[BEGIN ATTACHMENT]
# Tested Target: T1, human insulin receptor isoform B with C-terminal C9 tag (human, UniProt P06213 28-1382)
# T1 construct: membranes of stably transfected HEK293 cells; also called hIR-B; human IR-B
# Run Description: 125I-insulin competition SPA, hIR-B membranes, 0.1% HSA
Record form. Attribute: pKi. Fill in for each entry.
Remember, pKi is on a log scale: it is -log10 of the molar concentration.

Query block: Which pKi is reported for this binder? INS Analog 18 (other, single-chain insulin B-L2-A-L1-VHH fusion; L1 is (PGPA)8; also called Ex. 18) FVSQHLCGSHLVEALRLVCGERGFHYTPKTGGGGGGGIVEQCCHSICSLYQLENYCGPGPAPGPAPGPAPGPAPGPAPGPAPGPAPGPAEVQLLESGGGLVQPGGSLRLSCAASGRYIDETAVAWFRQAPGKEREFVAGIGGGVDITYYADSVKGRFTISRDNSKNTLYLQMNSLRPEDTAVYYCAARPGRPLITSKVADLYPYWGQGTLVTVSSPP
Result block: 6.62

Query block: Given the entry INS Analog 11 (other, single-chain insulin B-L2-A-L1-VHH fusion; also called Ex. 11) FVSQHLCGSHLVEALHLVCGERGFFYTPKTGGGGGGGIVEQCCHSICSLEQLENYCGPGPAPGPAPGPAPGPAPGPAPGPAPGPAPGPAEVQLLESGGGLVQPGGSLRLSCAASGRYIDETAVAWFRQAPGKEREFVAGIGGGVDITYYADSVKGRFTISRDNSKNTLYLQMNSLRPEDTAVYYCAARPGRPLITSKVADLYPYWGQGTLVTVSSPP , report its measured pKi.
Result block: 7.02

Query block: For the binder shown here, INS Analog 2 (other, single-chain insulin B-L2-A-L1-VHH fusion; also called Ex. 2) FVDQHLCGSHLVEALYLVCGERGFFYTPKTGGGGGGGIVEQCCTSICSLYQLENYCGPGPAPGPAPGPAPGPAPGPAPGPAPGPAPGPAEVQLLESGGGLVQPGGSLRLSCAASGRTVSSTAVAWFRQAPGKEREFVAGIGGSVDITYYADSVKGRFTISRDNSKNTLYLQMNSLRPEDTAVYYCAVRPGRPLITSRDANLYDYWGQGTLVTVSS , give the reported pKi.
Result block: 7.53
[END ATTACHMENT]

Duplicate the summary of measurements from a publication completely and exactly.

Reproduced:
# Tested Target: T1, human insulin receptor isoform B with C-terminal C9 tag (human, UniProt P06213 28-1382)
# T1 construct: membranes of stably transfected HEK293 cells; also called hIR-B; human IR-B
# Run Description: 125I-insulin competition SPA, hIR-B membranes, 0.1% HSA
Record form. Attribute: pKi. Fill in for each entry.
Remember, pKi is on a log scale: it is -log10 of the molar concentration.

Query block: Which pKi is reported for this binder? INS Analog 18 (other, single-chain insulin B-L2-A-L1-VHH fusion; L1 is (PGPA)8; also called Ex. 18) FVSQHLCGSHLVEALRLVCGERGFHYTPKTGGGGGGGIVEQCCHSICSLYQLENYCGPGPAPGPAPGPAPGPAPGPAPGPAPGPAPGPAEVQLLESGGGLVQPGGSLRLSCAASGRYIDETAVAWFRQAPGKEREFVAGIGGGVDITYYADSVKGRFTISRDNSKNTLYLQMNSLRPEDTAVYYCAARPGRPLITSKVADLYPYWGQGTLVTVSSPP
Result block: 6.62

Query block: Given the entry INS Analog 11 (other, single-chain insulin B-L2-A-L1-VHH fusion; also called Ex. 11) FVSQHLCGSHLVEALHLVCGERGFFYTPKTGGGGGGGIVEQCCHSICSLEQLENYCGPGPAPGPAPGPAPGPAPGPAPGPAPGPAPGPAEVQLLESGGGLVQPGGSLRLSCAASGRYIDETAVAWFRQAPGKEREFVAGIGGGVDITYYADSVKGRFTISRDNSKNTLYLQMNSLRPEDTAVYYCAARPGRPLITSKVADLYPYWGQGTLVTVSSPP , report its measured pKi.
Result block: 7.02

Query block: For the binder shown here, INS Analog 2 (other, single-chain insulin B-L2-A-L1-VHH fusion; also called Ex. 2) FVDQHLCGSHLVEALYLVCGERGFFYTPKTGGGGGGGIVEQCCTSICSLYQLENYCGPGPAPGPAPGPAPGPAPGPAPGPAPGPAPGPAEVQLLESGGGLVQPGGSLRLSCAASGRTVSSTAVAWFRQAPGKEREFVAGIGGSVDITYYADSVKGRFTISRDNSKNTLYLQMNSLRPEDTAVYYCAVRPGRPLITSRDANLYDYWGQGTLVTVSS , give the reported pKi.
Result block: 7.53